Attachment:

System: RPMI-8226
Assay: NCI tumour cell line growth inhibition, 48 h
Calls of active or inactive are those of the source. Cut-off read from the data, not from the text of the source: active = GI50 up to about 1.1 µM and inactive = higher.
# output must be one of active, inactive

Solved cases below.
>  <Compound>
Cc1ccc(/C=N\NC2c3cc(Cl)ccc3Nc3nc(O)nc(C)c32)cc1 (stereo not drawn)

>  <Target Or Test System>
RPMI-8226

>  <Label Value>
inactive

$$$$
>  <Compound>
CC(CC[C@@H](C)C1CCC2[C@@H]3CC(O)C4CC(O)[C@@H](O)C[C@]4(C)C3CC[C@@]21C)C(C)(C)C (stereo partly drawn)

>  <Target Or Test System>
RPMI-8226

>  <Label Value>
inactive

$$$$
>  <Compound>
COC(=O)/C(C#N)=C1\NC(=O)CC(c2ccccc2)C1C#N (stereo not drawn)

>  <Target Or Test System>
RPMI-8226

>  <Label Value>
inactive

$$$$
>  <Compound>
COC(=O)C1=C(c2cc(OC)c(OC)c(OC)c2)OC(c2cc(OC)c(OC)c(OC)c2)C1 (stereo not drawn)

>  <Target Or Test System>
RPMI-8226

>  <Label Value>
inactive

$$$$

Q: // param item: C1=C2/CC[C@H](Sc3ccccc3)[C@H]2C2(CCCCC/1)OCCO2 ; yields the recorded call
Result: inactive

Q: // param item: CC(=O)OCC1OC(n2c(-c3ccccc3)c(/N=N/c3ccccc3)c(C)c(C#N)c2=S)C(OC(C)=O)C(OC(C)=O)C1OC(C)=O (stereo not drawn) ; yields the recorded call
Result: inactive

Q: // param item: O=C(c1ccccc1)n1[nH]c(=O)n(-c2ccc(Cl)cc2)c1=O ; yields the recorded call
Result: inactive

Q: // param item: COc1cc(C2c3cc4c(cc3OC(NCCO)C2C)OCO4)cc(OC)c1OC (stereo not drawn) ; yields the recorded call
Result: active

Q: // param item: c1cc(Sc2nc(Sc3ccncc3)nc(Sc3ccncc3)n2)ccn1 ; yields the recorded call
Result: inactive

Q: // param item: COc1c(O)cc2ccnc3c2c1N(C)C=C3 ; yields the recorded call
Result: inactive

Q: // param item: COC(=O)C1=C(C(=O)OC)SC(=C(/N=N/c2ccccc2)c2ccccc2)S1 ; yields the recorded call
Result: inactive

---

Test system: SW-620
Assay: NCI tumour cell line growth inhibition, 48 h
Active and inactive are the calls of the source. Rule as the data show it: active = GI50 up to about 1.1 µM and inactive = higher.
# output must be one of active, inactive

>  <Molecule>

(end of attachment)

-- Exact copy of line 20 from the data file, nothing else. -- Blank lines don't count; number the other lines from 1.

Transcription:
>  <Compound>